The plaintiffs’ amended complaint in the misrepresentation action and the plaintiffs’ brief in support of class certification quote deposition testimony of various representatives of the insurer that issued the LMU, to the effect that the insurer affirmatively did not want the plaintiffs’ counsel to find out about the LMU. (The deposition testimony was taken in connection with a separate unrelated lawsuit.)
For example, paragraph 54 of the amended complaint quotes an attorney for the insurer as testifying in deposition that “if the plaintiffs were to suddenly realize that there was this insurance above the $50 million … that was going to cause them to drive the settlement value to a much higher level than they would otherwise….We were not going to let them know that there was this insurance on top.”
Similarly, on page 11 of the Plaintiffs’ Brief in Support of Their Class Certification Motion, the plaintiffs’ quote the deposition testimony of an executive for the insurer taken in connection with an unrelated proceeding as having said about the MedPartners transaction that “we were concerned that the existence of the additional insurance would change the motivation of the plaintiffs’ attorneys, potentially the settlement value of the case would be driven up, and we wouldn’t have the opportunity to settle the case at a reasonable number.”
The brief in support of the plaintiffs’ certification motion contains additional allegations allegedly supporting their contention that the information about the existence of LMU was withheld from the plaintiffs in the securities litigation.
The misrepresentation lawsuit ground on for years. Issues surrounding class certification made their way to the Alabama Supreme Court (about which refer here). The case was poised to go to trial earlier this year. However, counsel for the parties were able to negotiate a settlement.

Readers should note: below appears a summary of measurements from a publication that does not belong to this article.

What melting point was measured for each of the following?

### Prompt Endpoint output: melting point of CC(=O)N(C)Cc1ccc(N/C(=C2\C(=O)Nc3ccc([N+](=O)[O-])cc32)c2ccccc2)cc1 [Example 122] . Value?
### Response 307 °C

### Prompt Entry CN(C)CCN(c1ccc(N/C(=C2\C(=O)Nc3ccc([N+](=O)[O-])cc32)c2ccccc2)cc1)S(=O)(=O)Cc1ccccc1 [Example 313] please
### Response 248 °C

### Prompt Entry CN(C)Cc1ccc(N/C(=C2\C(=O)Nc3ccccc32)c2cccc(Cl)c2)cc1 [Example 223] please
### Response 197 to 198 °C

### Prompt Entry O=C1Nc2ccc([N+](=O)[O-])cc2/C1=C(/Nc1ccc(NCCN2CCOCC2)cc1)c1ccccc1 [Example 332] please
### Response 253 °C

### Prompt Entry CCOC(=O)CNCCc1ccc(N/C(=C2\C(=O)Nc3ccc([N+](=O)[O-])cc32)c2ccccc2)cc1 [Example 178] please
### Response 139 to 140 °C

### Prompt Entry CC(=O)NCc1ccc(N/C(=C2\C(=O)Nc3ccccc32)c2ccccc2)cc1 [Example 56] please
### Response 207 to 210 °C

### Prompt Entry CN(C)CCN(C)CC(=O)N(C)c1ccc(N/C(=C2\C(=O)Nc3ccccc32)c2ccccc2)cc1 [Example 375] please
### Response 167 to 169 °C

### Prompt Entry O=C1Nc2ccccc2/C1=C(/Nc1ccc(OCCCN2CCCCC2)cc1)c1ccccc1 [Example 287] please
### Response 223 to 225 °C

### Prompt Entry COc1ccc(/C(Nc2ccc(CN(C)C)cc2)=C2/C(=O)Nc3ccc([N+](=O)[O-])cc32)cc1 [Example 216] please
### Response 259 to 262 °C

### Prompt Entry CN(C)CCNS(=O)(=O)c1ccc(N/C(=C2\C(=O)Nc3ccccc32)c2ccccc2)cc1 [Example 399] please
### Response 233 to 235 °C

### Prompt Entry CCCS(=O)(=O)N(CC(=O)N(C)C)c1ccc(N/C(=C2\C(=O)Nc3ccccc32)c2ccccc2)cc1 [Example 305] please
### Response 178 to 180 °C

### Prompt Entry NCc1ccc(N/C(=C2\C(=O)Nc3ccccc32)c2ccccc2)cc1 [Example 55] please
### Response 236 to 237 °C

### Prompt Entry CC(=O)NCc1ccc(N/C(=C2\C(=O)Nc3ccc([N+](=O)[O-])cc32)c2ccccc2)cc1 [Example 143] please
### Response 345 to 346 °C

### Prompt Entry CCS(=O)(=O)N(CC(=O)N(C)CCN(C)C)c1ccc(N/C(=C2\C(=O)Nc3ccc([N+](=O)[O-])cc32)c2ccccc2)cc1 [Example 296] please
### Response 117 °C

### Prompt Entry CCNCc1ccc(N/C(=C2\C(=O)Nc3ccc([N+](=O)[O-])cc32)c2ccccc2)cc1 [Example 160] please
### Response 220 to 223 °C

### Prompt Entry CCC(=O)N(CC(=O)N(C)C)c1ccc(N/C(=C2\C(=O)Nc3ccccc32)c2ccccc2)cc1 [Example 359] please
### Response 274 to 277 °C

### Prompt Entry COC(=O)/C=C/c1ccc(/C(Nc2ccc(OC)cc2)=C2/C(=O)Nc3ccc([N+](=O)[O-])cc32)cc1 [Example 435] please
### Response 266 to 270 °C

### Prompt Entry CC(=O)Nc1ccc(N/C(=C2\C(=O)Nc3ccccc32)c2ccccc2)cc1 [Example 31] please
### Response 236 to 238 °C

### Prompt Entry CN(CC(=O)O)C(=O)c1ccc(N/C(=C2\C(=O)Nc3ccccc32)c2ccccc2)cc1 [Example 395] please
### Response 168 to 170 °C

The Misrepresentation Lawsuit Settlement
Pursuant to the details of the settlement, the insurer agreed to pay $230 million and Caremark (as successor in interest to MedPartners) agreed to pay $80 million, for a total settlement value of $310 million. The settlement funds must be deposited in escrow within 30 days of the Court’s final approval of the proposed settlement.
There are many interesting details to this litigation beyond those expressly cited above. Among other things, the cast of characters includes many names that will be familiar to those in the industry who were around at the time of the original litigation and settlement in 1999.
The plaintiffs’ attorneys involved in the negotiation of the underlying securities lawsuit settlement separately obtained notoriety of their own; two of the key plaintiffs’ attorneys involved, Gene Cauley and Bill Lerach, wound up going to jail in connection with unrelated matters. My May 11, 2009 blog post entitled “$9 Million Missing and Plaintiffs’ Lawyer Takes the Fifth – OK, That’s Not Good” and describing the circumstances that led to Cauley’s incarceration can be found here. My September 2007 post about Lerach’s guilty plea can be found here.
The tale behind this settlement is a trip down memory lane in other ways as well. Those of us who were around at the time know all about the LMUs. It was a different time and place in the insurance industry. Anybody who had anything to do with LMUs probably will find the details of this situation to be very interesting, and a reminder of what things were like at the time. It was a very long time ago.
Beyond that, I will say no more, except to note that the insurer’s contribution to the misrepresentation lawsuit settlement was more than nine times greater than the amount it paid in defense and settlement of the securities lawsuit, and that despite the “unlimited” insurance policy for which it paid $22.5 million, the company defendant (or, rather, its successor in interest) wound up having to make an $80 million contribution to the misrepresentation lawsuit settlement as well.